Elmpark Development, Dublin
The Elmpark project is a new urban environment: a very large urban ensemble that is functionally diverse, a continuous entity of landscape and energy balance, and a place where the landscape facilitates movement, creates connections between activities and people, provides a place for people to live, work and have leisure time. The project is an open city, tuned to the energy and functional potential of its components.
Buildings are lifted off the ground plane, freeing it for use as a garden, allowing the free flow of plants, animals, water, humans, air and light through it. The car park under the garden is a public space, permeated by natural light and air.
Buildings are thin, allowing them to be naturally lit and ventilated. The buildings boast views of the mountains and the sea – the natural landscape, while providing maximum constant daylight to the buildings throughout the day.
The ground level of the project is the legible pedestrian city – designed to support person-scale forms of movement and perceptions of space; pedestrians and bicycles have exclusive domain at ground level. Heights of built elements are at maximum three storeys, and are deployed to create spaces that people will use and feel comfortable in. Movement patterns are strengthened across the site for pedestrians and bicycles, making clear connections with the adjoining sites and creating new local connections. All site services and vehicular parking are distributed across the basement, on top of which is a large public garden.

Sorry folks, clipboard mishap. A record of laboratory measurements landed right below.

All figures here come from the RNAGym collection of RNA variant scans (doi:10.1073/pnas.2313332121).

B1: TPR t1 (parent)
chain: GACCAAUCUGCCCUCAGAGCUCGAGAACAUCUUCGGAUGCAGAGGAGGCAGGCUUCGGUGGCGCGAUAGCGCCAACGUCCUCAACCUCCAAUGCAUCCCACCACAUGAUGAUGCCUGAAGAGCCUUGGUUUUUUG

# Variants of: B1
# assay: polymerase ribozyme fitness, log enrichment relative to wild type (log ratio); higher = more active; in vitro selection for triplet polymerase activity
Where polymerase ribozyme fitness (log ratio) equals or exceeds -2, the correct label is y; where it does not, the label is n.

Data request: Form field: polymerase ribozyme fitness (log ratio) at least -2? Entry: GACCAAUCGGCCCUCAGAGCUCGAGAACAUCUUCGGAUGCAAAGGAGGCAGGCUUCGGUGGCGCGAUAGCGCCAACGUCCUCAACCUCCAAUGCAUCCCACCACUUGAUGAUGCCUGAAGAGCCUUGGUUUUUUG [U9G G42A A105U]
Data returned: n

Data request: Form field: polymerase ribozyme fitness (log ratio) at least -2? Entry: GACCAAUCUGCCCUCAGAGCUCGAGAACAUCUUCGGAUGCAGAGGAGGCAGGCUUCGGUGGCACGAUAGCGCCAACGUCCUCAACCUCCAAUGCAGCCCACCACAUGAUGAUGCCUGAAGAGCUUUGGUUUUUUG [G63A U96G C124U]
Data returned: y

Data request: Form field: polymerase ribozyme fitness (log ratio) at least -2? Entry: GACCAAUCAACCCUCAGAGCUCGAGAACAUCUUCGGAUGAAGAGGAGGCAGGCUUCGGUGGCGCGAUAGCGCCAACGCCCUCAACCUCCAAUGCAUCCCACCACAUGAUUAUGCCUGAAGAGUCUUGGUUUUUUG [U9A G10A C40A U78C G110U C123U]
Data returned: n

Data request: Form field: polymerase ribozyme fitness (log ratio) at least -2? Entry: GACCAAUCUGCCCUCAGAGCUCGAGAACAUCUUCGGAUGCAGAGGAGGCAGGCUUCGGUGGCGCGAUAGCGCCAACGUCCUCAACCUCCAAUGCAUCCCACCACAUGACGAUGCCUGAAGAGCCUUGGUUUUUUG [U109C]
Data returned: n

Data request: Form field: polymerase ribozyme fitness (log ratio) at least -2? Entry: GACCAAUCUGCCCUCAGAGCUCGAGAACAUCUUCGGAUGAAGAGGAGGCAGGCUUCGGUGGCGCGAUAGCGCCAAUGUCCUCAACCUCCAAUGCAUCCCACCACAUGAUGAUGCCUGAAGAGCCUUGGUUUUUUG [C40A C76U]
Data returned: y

Timber has been employed extensively on the project as both structure and cladding. Within the façades most of the long-span structural elements are composed of glu-laminated timber, engineered as supports of the breathing facades. Innovation within design and construction was essential Unitised façade systems, and prefabricated stairs and concrete walls were employed to speed construction and enhance quality by increasing the number of off-site-finished items.
Energy management at Elmpark
The entire project benefits from a shared solution to energy generation; a combined heat and power plant turns heat energy into power to supply the power needs of the office buildings and a wood-pellet boiler supplies hot water for heating the apartments and the offices.
An energy management strategy moves energy around according to demand: excess heat can be stored in the swimming pool, or used to heat the apartments during the evening or offices during the day. The office buildings are designed as climate-controlled buildings, without the use of mechanical ventilation or air conditioning.